Genetics research, conceptual artwork. (File photo: China Daily)
Four leading ethics scholars in China are urging government authorities to intensify their supervision over scientific research to reduce the chances of unethical use of biomedical technologies involving gene editing and stem cells.
The appeal, published in the journal Nature on Wednesday, referenced a major ethical scandal in November, when a Chinese scientist announced he had produced the world's first twin human babies whose genes were altered to make them immune to HIV.
Hundreds of Chinese scientists voiced opposition and questioned the safety and effectiveness of the procedure following the announcement by He Jiankui, 35, who was an associate professor at Southern University of Science and Technology in Shenzhen, Guangdong province.
The university terminated He's employment contract following the incident. A team of investigators said he deliberately evaded oversight to conduct the research in pursuit of fame and profit and may face criminal charges.
"In our view, China is at a crossroads," the four scholars said in the Nature commentary. "The government must make substantial changes to protect others from the potential effects of reckless human experimentation."
The authors were Lei Ruipeng, professor of bioethics at the School of the Humanities and Centre for Bioethics at Huazhong University of Science and Technology in Wuhan, Hubei province; Zhai Xiaomei, professor of bioethics and health policy at the Chinese Academy of Medical Sciences' Centre for Bioethics, in Beijing; Zhu Wei, an associate professor at Fudan University's Centre for Applied Ethics in Shanghai; and Qiu Renzong, a philosophy of science and bioethics professor at the Chinese Academy of Social Sciences' Institute of Philosophy, in Beijing.
"We think the authorities should step up their efforts to improve the governance of ethics in scientific research in light of the loopholes exposed in He's case," Zhai told China Daily.
Results of further investigations in the case should be made public, including the penalties given to all involved, she said.
One reason for publishing the article on Nature was to show the resolve of the government and ethics scholars in China to improve ethical compliance in the sciences, Zhai said.
In the commentary, the four scholars said the government should release clearer rules and regulations on the use of technologies and hand down sharper punishments to offenders, including disqualifying them from scientific research.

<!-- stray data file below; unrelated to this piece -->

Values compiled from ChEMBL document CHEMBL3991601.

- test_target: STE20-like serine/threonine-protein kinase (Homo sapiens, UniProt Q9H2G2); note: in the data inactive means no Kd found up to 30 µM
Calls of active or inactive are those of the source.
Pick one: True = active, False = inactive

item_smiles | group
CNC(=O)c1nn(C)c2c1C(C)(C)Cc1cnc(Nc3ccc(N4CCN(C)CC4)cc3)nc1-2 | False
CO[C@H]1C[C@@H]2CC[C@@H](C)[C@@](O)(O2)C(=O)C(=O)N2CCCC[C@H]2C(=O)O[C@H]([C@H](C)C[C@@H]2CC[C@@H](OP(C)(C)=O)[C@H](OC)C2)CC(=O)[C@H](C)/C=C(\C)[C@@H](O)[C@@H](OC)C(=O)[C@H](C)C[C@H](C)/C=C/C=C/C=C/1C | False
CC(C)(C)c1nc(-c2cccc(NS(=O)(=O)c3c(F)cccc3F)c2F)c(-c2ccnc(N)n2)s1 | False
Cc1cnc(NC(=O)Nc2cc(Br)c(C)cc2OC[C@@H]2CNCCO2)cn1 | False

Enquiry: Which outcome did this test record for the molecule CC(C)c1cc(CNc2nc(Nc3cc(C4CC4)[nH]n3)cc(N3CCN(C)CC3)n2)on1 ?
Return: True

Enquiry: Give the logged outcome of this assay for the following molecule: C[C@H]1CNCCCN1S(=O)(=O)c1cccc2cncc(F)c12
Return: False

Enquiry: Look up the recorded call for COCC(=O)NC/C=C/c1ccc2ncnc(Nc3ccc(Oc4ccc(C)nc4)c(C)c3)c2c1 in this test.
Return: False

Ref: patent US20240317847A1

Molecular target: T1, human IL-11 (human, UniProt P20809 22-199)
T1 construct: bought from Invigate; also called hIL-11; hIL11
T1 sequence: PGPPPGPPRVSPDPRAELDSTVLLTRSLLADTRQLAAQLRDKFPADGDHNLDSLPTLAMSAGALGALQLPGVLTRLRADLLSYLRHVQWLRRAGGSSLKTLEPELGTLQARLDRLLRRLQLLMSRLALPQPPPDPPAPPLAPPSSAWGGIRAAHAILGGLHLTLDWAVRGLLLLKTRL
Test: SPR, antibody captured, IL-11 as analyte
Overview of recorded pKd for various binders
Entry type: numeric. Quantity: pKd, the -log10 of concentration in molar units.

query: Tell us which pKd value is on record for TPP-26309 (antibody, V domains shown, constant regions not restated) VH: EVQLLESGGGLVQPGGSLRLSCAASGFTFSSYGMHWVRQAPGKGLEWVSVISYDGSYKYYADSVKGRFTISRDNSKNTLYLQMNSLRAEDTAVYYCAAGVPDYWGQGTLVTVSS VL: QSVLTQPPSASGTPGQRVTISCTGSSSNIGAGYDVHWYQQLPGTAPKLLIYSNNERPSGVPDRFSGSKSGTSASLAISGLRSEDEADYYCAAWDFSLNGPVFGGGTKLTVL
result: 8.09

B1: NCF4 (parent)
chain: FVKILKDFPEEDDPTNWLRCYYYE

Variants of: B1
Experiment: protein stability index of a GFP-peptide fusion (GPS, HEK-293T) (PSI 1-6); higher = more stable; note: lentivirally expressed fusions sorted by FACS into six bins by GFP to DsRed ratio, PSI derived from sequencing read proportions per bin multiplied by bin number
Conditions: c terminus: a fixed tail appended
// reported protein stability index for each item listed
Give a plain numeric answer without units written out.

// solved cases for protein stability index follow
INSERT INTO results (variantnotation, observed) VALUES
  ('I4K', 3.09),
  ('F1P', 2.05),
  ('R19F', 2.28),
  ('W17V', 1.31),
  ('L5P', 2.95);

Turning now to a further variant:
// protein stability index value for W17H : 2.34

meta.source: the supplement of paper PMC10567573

"Self-regulation of scientists is unlikely to be enough, given their potential conflicts of interest under market pressures. Thus, top-down regulation is crucial," they said.
The scholars suggested that authorities such as the National Health Commission should monitor all gene-editing centers and IVF clinics in China to ensure trials are in line with regulations.
A national registry dedicated to clinical trials involving cell technologies should be established to promote greater transparency, they said, so that before a trial begins scientists would need to pass an ethics review and provide a list of names of all participating scientists and institutions.
Universities and research institutes should strengthen education and training in bioethics and scientific and medical professionalism, covering research scientists and students of science, medicine and the humanities at all levels, they said.
In addition, more efforts should be undertaken to eliminate prejudice against people with disabilities, which exists in the minds of some scholars, they said. Following the gene-edited baby incident, government departments have vowed to improve supervision, and new regulations are being made or revised.
The National Health Commission issued draft regulations in February for the clinical application of new biomedical technologies, stipulating that clinical research that involves human trials, including gene editing, stem cells, organ transplants between species and assisted reproductive technologies, must secure the approval of the commission in advance.
Under the draft, which is yet to be adopted, violators may face punishments including fines, revocation of business permits or criminal charges.
The commission this year will complete its revision of an existing regulation on ethical inspection of human-related biomedical research that was adopted in 2016.
Authorities are also considering establishing a national ethics committee that supervises life science technologies and researchers to ensure compliance with ethical standards, Huang Jiefu, former vice-minister of health, told China Daily in an earlier interview.
Although some hospitals have established such committees, many of them are loosely organized and incapable of ethical inspections to ensure people's lives and health in cases of highly risky clinical trials, he said.
Zhai of the Chinese Academy of Medical Sciences said existing regulations for oversight of the life sciences come from various government departments and don't sufficiently deter violations.
"Higher-level legislation is needed to establish law to hold violators criminally accountable and deter any similar behavior," she said.